Harold K. Bell (a sports talk show and community pioneer)
Harold Bell was born on May 21, 1938 to Alfred and Mattie Bell, Brooklyn, NY in Kings County Hospital. He is a 4th generation Washingtonian. His Great-Grand father Alfred Johnson Tyler laid the first brick to build Mt. Airy Baptist Church in NW Washington, DC in 1893. The Tyler House a low-income residence for senior citizens is named after his Great-Uncle the Rev. Earl Tyler. He grew up in a NE housing project and was a product of the DC Public schools, Nevel Thomas Elementary, Brown Middle School and Spingarn High School. He graduated from Fairmont Heights High School in Fairmont Heights, Maryland in 1959. He continued his on-going education at Winston-Salem State University in Winston-Salem, NC.
In 1964 he returned home from college to DC and took a job as a Neighborhood Worker for UPO a self-help organization aka United Planning Organization. His co-workers were the late legendary radio personality Petey Green and black Militant, H Rap Brown.
In 1967 he took a job with the DC Recreation Department elite Roving Leaders
Children and giving back. I learned early in life (church and high school) that when you help others you help yourself. One of my biggest assets and liabilities, telling the truth.
During my on air broadcasting days I use to close out every show with "Every black face you see is not your brother and every white face you see is not your enemy." There was President Richard Nixon, Red Auerbach, Bert Sugar, Angelo Dundee and host of others who taught me that important lesson. The best advice my grandmother ever gave me was to always tell the truth, she said "A lie will change a thousand times but the truth never changes." The most dangerous people are not those who commit the crimes. The most dangerous are the ones who sit and watch and say nothing.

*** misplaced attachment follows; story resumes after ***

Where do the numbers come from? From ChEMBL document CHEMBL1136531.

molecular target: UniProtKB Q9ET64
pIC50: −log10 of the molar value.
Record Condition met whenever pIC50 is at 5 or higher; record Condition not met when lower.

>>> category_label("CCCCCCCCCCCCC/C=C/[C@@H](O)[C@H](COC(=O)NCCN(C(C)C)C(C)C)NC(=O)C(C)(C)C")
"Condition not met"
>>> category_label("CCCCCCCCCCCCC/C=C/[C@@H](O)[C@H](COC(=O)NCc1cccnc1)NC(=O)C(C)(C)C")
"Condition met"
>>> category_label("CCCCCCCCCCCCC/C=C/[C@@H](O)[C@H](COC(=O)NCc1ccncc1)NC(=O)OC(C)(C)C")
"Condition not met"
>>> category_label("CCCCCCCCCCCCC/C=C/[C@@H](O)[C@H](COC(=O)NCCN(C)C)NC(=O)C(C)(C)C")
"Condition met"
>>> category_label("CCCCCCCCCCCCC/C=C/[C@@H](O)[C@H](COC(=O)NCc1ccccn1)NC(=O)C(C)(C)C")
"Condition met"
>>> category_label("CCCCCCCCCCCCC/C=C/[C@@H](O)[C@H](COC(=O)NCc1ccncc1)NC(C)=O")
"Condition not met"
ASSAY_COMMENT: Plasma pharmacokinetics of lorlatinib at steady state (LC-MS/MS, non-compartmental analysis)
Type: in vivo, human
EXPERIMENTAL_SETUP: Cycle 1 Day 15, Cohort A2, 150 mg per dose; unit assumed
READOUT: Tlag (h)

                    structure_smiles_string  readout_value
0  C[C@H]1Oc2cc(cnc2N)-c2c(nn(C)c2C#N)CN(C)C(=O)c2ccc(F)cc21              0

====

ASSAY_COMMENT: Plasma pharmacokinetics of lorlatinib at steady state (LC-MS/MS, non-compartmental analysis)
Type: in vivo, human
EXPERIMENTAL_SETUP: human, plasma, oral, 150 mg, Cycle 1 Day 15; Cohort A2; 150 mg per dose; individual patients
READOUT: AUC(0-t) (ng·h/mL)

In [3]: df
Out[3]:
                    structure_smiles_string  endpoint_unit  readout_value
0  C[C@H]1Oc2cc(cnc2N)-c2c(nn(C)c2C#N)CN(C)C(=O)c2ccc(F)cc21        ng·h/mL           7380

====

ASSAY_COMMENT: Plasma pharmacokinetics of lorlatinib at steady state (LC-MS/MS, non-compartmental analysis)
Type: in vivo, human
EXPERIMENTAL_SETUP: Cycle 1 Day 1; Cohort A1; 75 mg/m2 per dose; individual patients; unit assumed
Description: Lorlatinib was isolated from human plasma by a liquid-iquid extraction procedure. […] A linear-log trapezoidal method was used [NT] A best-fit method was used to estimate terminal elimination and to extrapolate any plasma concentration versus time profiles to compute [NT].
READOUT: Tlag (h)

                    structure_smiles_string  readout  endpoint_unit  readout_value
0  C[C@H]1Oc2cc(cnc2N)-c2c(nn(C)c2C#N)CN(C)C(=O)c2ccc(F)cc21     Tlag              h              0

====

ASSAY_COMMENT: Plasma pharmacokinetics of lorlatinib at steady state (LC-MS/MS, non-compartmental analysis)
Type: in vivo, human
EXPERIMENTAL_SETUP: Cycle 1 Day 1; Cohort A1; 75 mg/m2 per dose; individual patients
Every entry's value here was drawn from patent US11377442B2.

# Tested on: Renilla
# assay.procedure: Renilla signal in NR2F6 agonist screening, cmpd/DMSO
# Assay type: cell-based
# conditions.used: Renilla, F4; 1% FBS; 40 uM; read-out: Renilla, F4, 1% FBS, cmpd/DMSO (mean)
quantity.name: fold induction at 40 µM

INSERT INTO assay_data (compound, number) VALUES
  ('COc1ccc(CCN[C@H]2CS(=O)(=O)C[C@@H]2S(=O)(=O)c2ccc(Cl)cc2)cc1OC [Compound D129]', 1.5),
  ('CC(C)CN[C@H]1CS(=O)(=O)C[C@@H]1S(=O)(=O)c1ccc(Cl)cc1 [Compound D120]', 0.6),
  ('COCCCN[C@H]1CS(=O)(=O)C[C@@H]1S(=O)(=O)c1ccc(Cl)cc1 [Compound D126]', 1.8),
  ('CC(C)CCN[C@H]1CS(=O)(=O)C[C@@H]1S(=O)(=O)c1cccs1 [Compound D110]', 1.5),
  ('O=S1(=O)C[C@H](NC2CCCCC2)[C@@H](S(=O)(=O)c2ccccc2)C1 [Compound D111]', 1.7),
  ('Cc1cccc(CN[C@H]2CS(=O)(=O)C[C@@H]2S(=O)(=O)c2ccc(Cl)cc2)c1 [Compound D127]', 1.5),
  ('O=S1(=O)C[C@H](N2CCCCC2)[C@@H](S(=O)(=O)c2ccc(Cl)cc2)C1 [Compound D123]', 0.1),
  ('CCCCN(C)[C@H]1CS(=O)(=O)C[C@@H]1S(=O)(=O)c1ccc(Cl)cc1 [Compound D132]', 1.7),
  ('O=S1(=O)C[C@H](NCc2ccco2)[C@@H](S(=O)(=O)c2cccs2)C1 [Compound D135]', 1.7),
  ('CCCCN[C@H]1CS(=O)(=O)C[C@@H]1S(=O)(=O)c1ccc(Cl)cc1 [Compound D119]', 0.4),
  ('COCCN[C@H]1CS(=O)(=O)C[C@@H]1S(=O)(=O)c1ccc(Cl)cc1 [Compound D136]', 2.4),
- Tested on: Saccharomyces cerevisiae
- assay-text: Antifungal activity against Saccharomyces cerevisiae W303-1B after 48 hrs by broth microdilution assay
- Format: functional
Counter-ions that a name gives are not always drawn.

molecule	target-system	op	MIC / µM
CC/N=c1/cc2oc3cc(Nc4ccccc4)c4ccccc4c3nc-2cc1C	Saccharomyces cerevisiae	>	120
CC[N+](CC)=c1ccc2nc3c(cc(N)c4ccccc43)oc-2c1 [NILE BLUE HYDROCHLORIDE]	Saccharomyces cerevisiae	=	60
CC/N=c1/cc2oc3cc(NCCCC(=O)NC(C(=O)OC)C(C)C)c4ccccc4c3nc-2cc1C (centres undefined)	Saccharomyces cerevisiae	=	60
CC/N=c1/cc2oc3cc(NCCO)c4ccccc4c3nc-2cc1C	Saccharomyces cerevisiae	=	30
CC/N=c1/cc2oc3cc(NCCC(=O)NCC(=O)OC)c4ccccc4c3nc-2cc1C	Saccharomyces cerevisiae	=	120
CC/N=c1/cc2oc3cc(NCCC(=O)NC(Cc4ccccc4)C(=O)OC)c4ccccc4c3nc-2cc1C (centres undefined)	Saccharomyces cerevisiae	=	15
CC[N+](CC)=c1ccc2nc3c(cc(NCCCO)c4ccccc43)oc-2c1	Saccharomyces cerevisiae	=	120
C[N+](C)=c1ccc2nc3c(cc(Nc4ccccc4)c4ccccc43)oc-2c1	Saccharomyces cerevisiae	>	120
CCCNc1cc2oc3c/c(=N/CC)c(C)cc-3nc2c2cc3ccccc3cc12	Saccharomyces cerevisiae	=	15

The Game Called Life! The most important game being played in my community is the game called life. It is not football, basketball or baseball. Our children are fouling out at record rates.
Listening. My high school coach Dave Brown use to tell the naysayers all the time about what a great listener I was. In the end I was going to do it my way because I was a risk taker.
It has been often said that a black man was needed in the home to raise a black child. My father was a "Dead Beat Dad and Rolling Stone." My heroes were all black women starting with Grandma Bell, Mommy B and a host of aunts and cousins. My grandmother and mother raised 4 black men. My older and late brother Robert was a U. S. Marshall for 20 years, Earl was the middle brother was a MP and heavyweight Boxing Champion while serving in the U.S. Army before joining the DC Police Department. He obtained the rank of Sgt. before a tragic automobile accident on the way to work in 1988 ended his career. He has been wheelchair bound and now resides in a nursing home. My younger brother William died several years ago. He had a drug problem but got his act together and became a pretty good photographer. I talked boxing promoter Don King into hiring him. The backbone of the family was Grandma Bell. My mother spend almost 30 years in a mental hospital, grandma was there--she was the rock
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